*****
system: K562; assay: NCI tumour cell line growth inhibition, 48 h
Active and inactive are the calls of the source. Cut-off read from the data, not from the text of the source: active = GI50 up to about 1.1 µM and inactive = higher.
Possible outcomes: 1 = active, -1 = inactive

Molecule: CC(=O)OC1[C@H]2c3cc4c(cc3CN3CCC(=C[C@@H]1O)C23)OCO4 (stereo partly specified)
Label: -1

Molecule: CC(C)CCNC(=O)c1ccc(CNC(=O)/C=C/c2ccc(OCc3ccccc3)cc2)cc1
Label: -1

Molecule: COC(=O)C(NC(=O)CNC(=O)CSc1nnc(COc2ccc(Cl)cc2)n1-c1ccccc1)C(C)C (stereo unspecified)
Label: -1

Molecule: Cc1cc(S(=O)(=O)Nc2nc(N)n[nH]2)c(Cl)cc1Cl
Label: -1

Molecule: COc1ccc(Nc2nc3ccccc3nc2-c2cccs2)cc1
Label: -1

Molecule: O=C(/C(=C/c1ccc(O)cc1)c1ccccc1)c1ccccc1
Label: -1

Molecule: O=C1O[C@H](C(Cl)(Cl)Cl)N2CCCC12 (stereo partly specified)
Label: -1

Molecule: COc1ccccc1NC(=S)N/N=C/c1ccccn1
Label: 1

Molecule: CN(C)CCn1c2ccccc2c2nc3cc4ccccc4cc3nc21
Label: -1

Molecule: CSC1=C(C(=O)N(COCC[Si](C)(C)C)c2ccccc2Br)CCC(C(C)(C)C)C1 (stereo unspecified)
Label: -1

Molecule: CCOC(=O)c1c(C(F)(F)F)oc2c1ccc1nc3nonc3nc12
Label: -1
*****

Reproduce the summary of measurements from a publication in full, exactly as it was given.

system: K562; assay: NCI tumour cell line growth inhibition, 48 h
Active and inactive are the calls of the source. Cut-off read from the data, not from the text of the source: active = GI50 up to about 1.1 µM and inactive = higher.
Possible outcomes: 1 = active, -1 = inactive

Molecule: CC(=O)OC1[C@H]2c3cc4c(cc3CN3CCC(=C[C@@H]1O)C23)OCO4 (stereo partly specified)
Label: -1

Molecule: CC(C)CCNC(=O)c1ccc(CNC(=O)/C=C/c2ccc(OCc3ccccc3)cc2)cc1
Label: -1

Molecule: COC(=O)C(NC(=O)CNC(=O)CSc1nnc(COc2ccc(Cl)cc2)n1-c1ccccc1)C(C)C (stereo unspecified)
Label: -1

Molecule: Cc1cc(S(=O)(=O)Nc2nc(N)n[nH]2)c(Cl)cc1Cl
Label: -1

Molecule: COc1ccc(Nc2nc3ccccc3nc2-c2cccs2)cc1
Label: -1

Molecule: O=C(/C(=C/c1ccc(O)cc1)c1ccccc1)c1ccccc1
Label: -1

Molecule: O=C1O[C@H](C(Cl)(Cl)Cl)N2CCCC12 (stereo partly specified)
Label: -1

Molecule: COc1ccccc1NC(=S)N/N=C/c1ccccn1
Label: 1

Molecule: CN(C)CCn1c2ccccc2c2nc3cc4ccccc4cc3nc21
Label: -1

Molecule: CSC1=C(C(=O)N(COCC[Si](C)(C)C)c2ccccc2Br)CCC(C(C)(C)C)C1 (stereo unspecified)
Label: -1

Molecule: CCOC(=O)c1c(C(F)(F)F)oc2c1ccc1nc3nonc3nc12
Label: -1